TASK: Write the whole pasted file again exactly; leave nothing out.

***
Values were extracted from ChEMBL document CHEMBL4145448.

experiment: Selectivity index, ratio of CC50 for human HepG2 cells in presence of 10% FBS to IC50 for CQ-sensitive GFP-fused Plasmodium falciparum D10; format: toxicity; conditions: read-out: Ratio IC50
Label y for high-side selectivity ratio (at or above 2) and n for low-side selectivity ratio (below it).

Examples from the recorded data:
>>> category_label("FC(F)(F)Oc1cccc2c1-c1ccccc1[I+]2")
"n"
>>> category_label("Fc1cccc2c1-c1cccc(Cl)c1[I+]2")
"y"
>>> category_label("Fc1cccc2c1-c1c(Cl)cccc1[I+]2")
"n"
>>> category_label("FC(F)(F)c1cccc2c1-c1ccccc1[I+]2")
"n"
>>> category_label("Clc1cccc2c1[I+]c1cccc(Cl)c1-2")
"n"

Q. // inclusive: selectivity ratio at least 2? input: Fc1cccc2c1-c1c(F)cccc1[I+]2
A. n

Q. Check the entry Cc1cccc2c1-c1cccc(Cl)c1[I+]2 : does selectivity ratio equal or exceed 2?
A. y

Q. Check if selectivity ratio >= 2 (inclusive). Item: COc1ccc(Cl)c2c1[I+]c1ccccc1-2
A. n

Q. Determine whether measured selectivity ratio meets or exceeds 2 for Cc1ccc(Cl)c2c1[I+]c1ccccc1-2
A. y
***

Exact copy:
Values were extracted from ChEMBL document CHEMBL4145448.

experiment: Selectivity index, ratio of CC50 for human HepG2 cells in presence of 10% FBS to IC50 for CQ-sensitive GFP-fused Plasmodium falciparum D10; format: toxicity; conditions: read-out: Ratio IC50
Label y for high-side selectivity ratio (at or above 2) and n for low-side selectivity ratio (below it).

Examples from the recorded data:
>>> category_label("FC(F)(F)Oc1cccc2c1-c1ccccc1[I+]2")
"n"
>>> category_label("Fc1cccc2c1-c1cccc(Cl)c1[I+]2")
"y"
>>> category_label("Fc1cccc2c1-c1c(Cl)cccc1[I+]2")
"n"
>>> category_label("FC(F)(F)c1cccc2c1-c1ccccc1[I+]2")
"n"
>>> category_label("Clc1cccc2c1[I+]c1cccc(Cl)c1-2")
"n"

Q. // inclusive: selectivity ratio at least 2? input: Fc1cccc2c1-c1c(F)cccc1[I+]2
A. n

Q. Check the entry Cc1cccc2c1-c1cccc(Cl)c1[I+]2 : does selectivity ratio equal or exceed 2?
A. y

Q. Check if selectivity ratio >= 2 (inclusive). Item: COc1ccc(Cl)c2c1[I+]c1ccccc1-2
A. n

Q. Determine whether measured selectivity ratio meets or exceeds 2 for Cc1ccc(Cl)c2c1[I+]c1ccccc1-2
A. y